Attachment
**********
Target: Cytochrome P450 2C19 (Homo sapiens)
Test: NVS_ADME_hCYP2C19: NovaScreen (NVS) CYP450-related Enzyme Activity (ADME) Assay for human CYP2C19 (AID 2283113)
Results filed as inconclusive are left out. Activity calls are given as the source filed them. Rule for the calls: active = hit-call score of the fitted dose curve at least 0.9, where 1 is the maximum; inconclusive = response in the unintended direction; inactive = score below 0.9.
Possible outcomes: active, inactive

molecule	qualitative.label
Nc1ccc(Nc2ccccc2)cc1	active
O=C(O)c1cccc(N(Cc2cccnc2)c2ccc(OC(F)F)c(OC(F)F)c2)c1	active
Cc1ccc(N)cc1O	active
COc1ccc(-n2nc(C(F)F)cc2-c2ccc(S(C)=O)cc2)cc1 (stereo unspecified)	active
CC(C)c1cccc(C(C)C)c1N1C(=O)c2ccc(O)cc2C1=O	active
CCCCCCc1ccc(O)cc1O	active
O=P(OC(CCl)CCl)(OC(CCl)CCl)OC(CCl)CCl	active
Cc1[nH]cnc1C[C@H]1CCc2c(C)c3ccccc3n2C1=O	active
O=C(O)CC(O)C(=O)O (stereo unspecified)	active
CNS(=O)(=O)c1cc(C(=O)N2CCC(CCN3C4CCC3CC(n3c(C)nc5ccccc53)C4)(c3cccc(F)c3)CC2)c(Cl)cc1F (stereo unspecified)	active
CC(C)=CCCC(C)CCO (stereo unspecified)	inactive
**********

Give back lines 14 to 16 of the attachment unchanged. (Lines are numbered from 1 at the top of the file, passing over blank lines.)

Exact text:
O=C(O)CC(O)C(=O)O (stereo unspecified)	active
CNS(=O)(=O)c1cc(C(=O)N2CCC(CCN3C4CCC3CC(n3c(C)nc5ccccc53)C4)(c3cccc(F)c3)CC2)c(Cl)cc1F (stereo unspecified)	active
CC(C)=CCCC(C)CCO (stereo unspecified)	inactive